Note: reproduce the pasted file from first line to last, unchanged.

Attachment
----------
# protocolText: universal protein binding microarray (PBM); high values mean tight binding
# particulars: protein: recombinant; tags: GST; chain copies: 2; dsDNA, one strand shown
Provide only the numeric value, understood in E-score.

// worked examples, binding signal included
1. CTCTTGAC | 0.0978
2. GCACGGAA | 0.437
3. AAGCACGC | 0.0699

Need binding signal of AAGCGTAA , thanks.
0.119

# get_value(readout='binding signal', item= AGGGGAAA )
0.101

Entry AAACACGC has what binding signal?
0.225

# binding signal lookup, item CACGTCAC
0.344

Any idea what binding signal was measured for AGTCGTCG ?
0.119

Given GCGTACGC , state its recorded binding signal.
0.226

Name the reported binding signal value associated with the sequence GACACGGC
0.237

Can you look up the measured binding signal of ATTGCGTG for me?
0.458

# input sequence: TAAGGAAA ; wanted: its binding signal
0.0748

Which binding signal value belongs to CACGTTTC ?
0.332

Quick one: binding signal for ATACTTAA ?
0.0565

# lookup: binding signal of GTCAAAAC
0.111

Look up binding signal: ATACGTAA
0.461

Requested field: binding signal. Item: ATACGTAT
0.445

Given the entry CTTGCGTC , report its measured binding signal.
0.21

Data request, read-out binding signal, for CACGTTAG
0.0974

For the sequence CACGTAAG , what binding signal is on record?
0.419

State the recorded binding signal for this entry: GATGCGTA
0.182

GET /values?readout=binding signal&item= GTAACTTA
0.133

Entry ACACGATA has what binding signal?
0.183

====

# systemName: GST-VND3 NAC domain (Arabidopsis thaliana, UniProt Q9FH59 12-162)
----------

# protocolText: universal protein binding microarray (PBM); high values mean tight binding
# particulars: protein: recombinant; tags: GST; chain copies: 2; dsDNA, one strand shown
Provide only the numeric value, understood in E-score.

// worked examples, binding signal included
1. CTCTTGAC | 0.0978
2. GCACGGAA | 0.437
3. AAGCACGC | 0.0699

Need binding signal of AAGCGTAA , thanks.
0.119

# get_value(readout='binding signal', item= AGGGGAAA )
0.101

Entry AAACACGC has what binding signal?
0.225

# binding signal lookup, item CACGTCAC
0.344

Any idea what binding signal was measured for AGTCGTCG ?
0.119

Given GCGTACGC , state its recorded binding signal.
0.226

Name the reported binding signal value associated with the sequence GACACGGC
0.237

Can you look up the measured binding signal of ATTGCGTG for me?
0.458

# input sequence: TAAGGAAA ; wanted: its binding signal
0.0748

Which binding signal value belongs to CACGTTTC ?
0.332

Quick one: binding signal for ATACTTAA ?
0.0565

# lookup: binding signal of GTCAAAAC
0.111

Look up binding signal: ATACGTAA
0.461

Requested field: binding signal. Item: ATACGTAT
0.445

Given the entry CTTGCGTC , report its measured binding signal.
0.21

Data request, read-out binding signal, for CACGTTAG
0.0974

For the sequence CACGTAAG , what binding signal is on record?
0.419

State the recorded binding signal for this entry: GATGCGTA
0.182

GET /values?readout=binding signal&item= GTAACTTA
0.133

Entry ACACGATA has what binding signal?
0.183

====

# systemName: GST-VND3 NAC domain (Arabidopsis thaliana, UniProt Q9FH59 12-162)